Examination of Notable Readers in Nigeria, their Lives and Achievements 2 - ETCSINES

Examination of Notable Readers in Nigeria, their Lifes and Achievements - ETCSINES


In considering today's focus, one cannot help but ask crucial questions like "How do I know someone who read or have been reading?" "What if the person who claimed to have been reading has actually been cramming?" "How can I vouch for someone else?" These are salient questions which ought to be asked while looking at this study critically. 

In answering these questions, I believe a simple test would do the trick. We have learned in our previous articles that people who cram are not usually used in their societies at least not for a long period of time as they cannot maintain nor sustain the knowledge gained. Thus, prominent readers can easily be spotted as they are always outstanding in their fields. Their works alone speak volumes. They can be called up at any time to apply their knowledge which is usually easy as they read to understand and acquire knowledge that will last for a long time unlike, people who cram for immediate purposes and high grades in examinations.

 A perfect epitome as case study is Professor Akinwande Oluwole Babatunde Soyinka. A great icon and product of careful reading and acquisition of lasting knowledge. An invaluable man who has proved his worth over and over again in his chosen field and has impacted the society immensely at large. 

Akinwande Oluwole "Wole" Babatunde Soyinka was born on 13 July 1934 at Abeokuta, near Ibadan in western Nigeria is a Nigerian playwright and poet. He was awarded the 1986 Nobel Prize in Literature, the first African to be honored in that category. Soyinka was born into a Yoruba family in Abeokuta. After preparatory university studies in 1954 at Government College in Ibadan, he continued to the University of Leeds in the United Kingdom, where, later, in 1973, he took his doctorate. During the six years spent in England, he was a dramaturgist at the Royal Court Theatre in London, 1958-1959. He went on to write plays that were produced in both Nigeria and UK, in theatres and on the radio. In 1960, he returned to Nigeria to study African drama. At the same time, he taught drama and literature at various universities in Ibadan, Lagos, and Ife, where since 1975, he has been a professor of comparative literature. In 1960, he founded the theatre group, "The 1960 Masks" and in 1964, the "Orisun Theatre Company", in which he has produced his own plays and taken part as an actor. He has periodically been visiting a professor at the universities of Cambridge, Sheffield, and Yale.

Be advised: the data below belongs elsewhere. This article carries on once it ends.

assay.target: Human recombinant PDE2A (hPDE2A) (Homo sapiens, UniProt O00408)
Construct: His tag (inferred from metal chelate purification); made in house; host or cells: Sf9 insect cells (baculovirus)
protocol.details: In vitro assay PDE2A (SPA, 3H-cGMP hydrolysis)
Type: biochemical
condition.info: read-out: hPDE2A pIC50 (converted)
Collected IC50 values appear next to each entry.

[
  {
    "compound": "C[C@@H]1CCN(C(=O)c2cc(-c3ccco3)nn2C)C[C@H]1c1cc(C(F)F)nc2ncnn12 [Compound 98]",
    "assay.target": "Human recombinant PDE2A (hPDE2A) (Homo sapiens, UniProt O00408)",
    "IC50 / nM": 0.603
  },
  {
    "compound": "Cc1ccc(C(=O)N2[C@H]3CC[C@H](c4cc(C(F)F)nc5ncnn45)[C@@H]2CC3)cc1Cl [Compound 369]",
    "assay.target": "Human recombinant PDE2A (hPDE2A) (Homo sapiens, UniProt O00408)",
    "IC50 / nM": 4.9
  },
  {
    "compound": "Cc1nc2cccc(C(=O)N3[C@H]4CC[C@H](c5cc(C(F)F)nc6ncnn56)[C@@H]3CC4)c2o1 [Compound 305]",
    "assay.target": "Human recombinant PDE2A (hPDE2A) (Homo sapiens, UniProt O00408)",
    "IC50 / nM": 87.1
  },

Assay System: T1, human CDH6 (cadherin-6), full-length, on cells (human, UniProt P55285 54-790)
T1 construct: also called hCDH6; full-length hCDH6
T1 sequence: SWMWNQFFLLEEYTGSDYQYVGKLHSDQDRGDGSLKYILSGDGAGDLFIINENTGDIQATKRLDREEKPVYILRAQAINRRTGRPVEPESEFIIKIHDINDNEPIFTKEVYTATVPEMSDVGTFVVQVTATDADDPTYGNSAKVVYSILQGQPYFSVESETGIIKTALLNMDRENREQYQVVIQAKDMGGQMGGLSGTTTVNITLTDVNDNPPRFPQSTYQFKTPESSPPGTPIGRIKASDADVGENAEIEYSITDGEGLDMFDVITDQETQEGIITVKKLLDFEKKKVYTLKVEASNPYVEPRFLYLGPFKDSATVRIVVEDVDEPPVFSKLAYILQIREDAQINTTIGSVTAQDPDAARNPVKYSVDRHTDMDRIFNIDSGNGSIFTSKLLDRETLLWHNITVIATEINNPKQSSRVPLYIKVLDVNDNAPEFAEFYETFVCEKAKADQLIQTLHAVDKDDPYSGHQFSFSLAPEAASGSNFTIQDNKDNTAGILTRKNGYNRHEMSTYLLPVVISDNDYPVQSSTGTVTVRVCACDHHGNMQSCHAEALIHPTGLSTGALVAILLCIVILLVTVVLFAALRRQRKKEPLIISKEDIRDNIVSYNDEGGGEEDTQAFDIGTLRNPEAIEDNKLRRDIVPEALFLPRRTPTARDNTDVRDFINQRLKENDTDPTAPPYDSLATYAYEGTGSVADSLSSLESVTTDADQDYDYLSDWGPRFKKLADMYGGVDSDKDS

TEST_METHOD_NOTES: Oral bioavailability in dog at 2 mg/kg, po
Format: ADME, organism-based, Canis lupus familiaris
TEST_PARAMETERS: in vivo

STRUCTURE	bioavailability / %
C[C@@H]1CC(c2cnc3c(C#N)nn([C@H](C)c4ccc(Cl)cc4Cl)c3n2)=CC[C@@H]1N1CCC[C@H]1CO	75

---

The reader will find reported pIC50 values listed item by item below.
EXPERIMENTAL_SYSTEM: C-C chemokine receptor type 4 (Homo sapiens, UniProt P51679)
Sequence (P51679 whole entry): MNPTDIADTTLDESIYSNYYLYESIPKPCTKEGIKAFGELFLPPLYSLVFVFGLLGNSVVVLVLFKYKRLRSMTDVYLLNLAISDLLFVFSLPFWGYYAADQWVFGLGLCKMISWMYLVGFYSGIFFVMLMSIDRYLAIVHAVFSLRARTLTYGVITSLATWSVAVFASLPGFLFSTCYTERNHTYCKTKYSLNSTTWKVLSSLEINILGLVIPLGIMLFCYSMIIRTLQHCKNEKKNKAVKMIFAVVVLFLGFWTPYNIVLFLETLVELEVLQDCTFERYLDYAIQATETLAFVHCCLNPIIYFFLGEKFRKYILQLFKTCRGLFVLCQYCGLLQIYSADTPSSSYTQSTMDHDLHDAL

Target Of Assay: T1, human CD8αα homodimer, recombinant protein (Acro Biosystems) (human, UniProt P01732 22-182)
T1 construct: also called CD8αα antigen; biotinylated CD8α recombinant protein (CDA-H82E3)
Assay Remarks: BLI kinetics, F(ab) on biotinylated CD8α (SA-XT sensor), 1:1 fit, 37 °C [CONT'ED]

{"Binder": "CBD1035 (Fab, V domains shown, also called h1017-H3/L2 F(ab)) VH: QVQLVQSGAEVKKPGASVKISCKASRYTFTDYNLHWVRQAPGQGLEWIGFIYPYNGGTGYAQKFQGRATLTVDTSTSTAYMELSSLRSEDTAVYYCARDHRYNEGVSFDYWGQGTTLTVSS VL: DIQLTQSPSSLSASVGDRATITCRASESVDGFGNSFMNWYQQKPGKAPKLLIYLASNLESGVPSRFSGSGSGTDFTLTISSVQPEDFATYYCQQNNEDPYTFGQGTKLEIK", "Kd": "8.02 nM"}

He took an active role in Nigeria's political history and its struggle for independence from Great Britain. In 1965, he seized the Western Nigeria Broadcasting Service studio and broadcast a demand for the cancellation of the Western Nigeria Regional Elections. In 1967 during the Nigerian Civil War, he was arrested by the federal government of General Yakubu Gowon and put in solitary confinement for two years.
In Nigeria, Soyinka was a Professor of Comparative Literature (1975 to 1999) at the Obafemi Awolowo University, then called the University of Ife. With civilian rule restored to Nigeria in 1999, he was made professor emeritus. While in the United States, he first taught at Cornell University as Goldwin Smith professor for African Studies and Theatre Arts from 1988-1991 and then at Emory University where in 1996 he was appointed Robert W. Woodruff Professor of the Arts. Soyinka has been a Professor of Creative Writing at the University of Nevada, Las Vegas and has served as scholar-in-residence at NYU’s Institute of African American Affairs and at Loyola Marymount University in Los Angeles, California, US. He has also taught at the universities of Oxford, Harvard, and Yale. He was awarded the Golden Plate award in 2009.

In December 2017, he was awarded the Europe Theatre Prize in the "Special Prize" category awarded to someone who has “contributed to the realization of cultural events that promote understanding and the exchange of knowledge between peoples”.

Written by: Aduragbemi Akintepede (DuwaDiva)

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